The National Rural Assembly last week urged the federal government to fully enforce anti-trust laws. The thinking among a lot of beef and pork producers is that markets — that is, prices! — are manipulated by the dwindling number of large companies that dominate the meat industry. That’s why some farm and ranch groups have strongly opposed the move by JBS Swift, the Brazilian beef processor, to buy both the National Beef Packing Co. of Kansas City and Virginia’s Smithfield Foods Inc.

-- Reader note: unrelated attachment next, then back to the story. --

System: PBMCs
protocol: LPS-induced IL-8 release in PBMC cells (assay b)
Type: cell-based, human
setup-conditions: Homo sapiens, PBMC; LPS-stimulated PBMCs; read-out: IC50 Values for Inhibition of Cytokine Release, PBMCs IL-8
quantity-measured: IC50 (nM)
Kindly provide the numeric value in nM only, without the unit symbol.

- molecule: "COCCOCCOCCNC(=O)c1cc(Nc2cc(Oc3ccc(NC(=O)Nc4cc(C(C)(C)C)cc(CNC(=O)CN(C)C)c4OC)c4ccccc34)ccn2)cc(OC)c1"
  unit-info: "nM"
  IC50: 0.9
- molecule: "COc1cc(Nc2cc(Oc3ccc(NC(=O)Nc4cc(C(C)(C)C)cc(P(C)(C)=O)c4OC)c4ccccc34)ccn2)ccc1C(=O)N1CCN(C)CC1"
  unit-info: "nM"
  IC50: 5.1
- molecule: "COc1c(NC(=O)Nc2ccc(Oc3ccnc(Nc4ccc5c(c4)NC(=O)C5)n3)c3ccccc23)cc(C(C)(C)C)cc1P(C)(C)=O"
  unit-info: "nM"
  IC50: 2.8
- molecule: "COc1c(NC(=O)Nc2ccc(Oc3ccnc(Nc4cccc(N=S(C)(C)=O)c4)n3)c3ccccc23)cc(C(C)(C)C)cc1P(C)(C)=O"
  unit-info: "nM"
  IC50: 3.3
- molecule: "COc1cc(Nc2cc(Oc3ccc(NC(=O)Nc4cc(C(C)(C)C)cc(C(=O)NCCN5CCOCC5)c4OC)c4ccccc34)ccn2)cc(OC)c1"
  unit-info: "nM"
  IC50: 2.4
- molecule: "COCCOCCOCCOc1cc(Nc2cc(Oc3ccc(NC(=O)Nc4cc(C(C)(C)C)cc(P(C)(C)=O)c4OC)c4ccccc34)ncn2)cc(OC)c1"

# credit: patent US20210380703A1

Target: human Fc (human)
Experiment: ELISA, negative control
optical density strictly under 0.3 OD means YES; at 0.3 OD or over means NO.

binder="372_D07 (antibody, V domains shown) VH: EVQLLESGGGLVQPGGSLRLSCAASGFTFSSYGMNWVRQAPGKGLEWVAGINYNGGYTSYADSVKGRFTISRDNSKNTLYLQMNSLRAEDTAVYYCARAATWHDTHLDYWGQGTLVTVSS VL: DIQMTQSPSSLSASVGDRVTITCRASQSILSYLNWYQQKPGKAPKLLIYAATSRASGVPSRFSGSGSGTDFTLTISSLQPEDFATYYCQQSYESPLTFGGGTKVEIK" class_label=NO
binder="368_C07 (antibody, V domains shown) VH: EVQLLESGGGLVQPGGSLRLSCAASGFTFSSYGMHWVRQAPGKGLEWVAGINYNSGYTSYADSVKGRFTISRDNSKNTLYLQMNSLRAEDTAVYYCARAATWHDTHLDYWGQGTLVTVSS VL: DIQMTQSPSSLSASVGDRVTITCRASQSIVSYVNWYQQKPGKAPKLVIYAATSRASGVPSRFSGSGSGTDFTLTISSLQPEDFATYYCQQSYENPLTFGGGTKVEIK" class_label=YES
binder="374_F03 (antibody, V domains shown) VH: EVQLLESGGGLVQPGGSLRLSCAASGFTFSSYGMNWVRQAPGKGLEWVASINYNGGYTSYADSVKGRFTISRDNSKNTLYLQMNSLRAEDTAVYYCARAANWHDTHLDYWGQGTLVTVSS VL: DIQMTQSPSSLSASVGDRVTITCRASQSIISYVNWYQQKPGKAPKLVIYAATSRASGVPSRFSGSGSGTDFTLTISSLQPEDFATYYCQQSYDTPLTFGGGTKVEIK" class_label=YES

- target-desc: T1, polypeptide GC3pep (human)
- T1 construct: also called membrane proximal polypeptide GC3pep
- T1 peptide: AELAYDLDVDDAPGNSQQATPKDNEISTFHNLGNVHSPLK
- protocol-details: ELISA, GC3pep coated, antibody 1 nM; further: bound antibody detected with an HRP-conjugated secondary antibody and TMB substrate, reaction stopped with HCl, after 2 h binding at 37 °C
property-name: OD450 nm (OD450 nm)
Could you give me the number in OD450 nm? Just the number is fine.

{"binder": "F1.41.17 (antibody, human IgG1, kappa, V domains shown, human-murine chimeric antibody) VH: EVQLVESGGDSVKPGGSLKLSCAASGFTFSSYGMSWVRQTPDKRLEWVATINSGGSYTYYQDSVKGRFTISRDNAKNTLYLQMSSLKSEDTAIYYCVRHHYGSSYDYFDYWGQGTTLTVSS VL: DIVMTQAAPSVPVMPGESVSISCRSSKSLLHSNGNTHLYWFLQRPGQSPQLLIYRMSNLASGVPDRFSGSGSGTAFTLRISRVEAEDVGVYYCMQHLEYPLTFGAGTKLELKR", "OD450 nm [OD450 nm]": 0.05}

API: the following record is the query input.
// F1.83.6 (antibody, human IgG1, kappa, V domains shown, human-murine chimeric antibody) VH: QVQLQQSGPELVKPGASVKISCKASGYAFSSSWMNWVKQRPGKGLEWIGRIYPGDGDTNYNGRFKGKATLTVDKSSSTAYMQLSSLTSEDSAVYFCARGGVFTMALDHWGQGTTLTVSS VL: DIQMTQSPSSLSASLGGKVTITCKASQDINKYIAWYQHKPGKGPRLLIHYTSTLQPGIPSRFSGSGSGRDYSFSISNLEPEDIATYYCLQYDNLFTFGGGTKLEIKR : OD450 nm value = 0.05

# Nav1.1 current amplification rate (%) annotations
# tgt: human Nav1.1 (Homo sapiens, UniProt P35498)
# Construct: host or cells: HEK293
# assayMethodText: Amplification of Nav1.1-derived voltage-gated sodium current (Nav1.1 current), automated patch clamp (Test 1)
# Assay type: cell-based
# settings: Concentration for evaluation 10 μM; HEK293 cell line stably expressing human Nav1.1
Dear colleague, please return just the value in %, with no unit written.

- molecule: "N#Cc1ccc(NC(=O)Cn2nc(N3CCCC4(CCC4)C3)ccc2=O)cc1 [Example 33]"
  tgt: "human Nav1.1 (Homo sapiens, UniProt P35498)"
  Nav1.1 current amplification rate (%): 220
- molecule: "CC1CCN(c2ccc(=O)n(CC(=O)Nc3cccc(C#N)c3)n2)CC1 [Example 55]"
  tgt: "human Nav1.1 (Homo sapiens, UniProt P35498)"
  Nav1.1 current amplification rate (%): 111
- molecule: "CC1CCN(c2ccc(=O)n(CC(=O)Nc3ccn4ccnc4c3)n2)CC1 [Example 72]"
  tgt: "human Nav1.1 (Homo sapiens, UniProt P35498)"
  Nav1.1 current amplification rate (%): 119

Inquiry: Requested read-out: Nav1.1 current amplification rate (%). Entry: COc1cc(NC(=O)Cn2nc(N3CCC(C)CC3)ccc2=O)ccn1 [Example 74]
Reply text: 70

This week Wisconsin Sen. Herb Kohl, a Democrat, wrote the Department of Justice saying he believed the purchases would further reduce competition in the meat industry. “By reducing the number of major buyers for ranchers’ cattle from five to three _ and in some regions even one or two _ this deal will give the remaining beef processors enormous buying power,” wrote Kohl, chairman of the Senate subcommittee on antitrust, competition policy and consumer rights.
If the sale goes through, three companies — JBS Swift, Tyson and Cargill — would control 80 percent of the beef market.